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Topic E3 of IB Physics Astrophysics

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- 1. E3 Astronomical distancesThe SI unit for length, the metre, is a very small unitto measure astronomical distances. There units usuallyused is astronomy:The Astronomical Unit (AU) – this is the average distancebetween the Earth and the Sun. This unit is more used withinthe Solar System.1 AU = 150 000 000 km or 1 AU = 1.5x1011m
- 2. E3 Astronomical distancesThe light year (ly) – this is the distance travelled by thelight in one year. c = 3x108 m/s t = 1 year = 365.25 x 24 x 60 x 60= 3.16 x 107 s Speed =Distance / Time Distance = Speed x Time = 3x108 x 3.16 x 107 = 9.46 x 1015 m 1 ly = 9.46x1015 m
- 3. E3.1 Astronomical distancesThe parsec (pc) – this is thedistance at which 1 AU subtends anangle of 1 arcsencond. “Parsec” is short for parallax arcsecond 1 pc = 3.086x1016 m or 1 pc = 3.26 ly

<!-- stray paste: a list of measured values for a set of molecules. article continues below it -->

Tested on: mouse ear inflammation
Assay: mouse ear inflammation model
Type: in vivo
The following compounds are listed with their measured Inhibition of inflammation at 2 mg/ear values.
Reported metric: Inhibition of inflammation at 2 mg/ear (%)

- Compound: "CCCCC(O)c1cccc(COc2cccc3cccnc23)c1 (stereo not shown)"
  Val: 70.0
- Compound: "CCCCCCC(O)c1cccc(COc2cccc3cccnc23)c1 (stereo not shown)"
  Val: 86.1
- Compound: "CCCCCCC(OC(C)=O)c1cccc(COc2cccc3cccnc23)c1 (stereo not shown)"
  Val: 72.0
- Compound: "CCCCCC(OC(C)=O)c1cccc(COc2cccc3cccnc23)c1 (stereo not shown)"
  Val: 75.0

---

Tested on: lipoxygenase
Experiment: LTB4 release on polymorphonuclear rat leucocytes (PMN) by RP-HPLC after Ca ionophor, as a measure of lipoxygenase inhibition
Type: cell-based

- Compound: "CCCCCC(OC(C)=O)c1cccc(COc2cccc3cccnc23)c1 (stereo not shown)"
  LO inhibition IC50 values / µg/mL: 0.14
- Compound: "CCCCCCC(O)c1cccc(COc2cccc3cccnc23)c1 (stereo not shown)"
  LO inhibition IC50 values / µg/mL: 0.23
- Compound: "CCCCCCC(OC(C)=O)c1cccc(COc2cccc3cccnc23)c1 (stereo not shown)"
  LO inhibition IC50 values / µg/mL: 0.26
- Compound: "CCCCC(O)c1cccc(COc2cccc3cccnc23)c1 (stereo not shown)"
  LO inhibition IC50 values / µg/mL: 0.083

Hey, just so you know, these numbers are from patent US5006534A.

- 4. E3.1 Angular sizes 360 degrees (360o) in a circle 60 arcminutes (60’) in a degree 60 arcseconds (60”) in an arcminute
- 5. E3.11 parsec = 3.086 X 1016 metres Nearest Star 1.3 pc (206,000 times further than the Earth is from the Sun)
- 6. E3.2 ParallaxBjork’s Eyes Where star/ball Space appears relative to background Angle star/ball appears to shift Distance to star/ball “Baseline”
- 7. E3.2 Parallax Parallax, more accuratelymotion parallax, is the change ofangular position of twoobservations of a single objectrelative to each other as seen byan observer, caused by themotion of the observer. Simply put, it is the apparentshift of an object against thebackground that is caused by achange in the observers position.
- 8. E3.2 ParallaxWe know how big the Earth’s orbit is, we measure the shift(parallax), and then we get the distance… Parallax - p (Angle) Distance to Star - d Baseline – R (Earth’s orbit)
- 9. E3.2 Parallax R (Baseline) tan p (Parallax) d (Distance)For very small angles tan p ≈ p R p dIn conventional units it means that 11 1.5 x 10 16 1 pc m 3.086 x 10 m 2 1 360 3600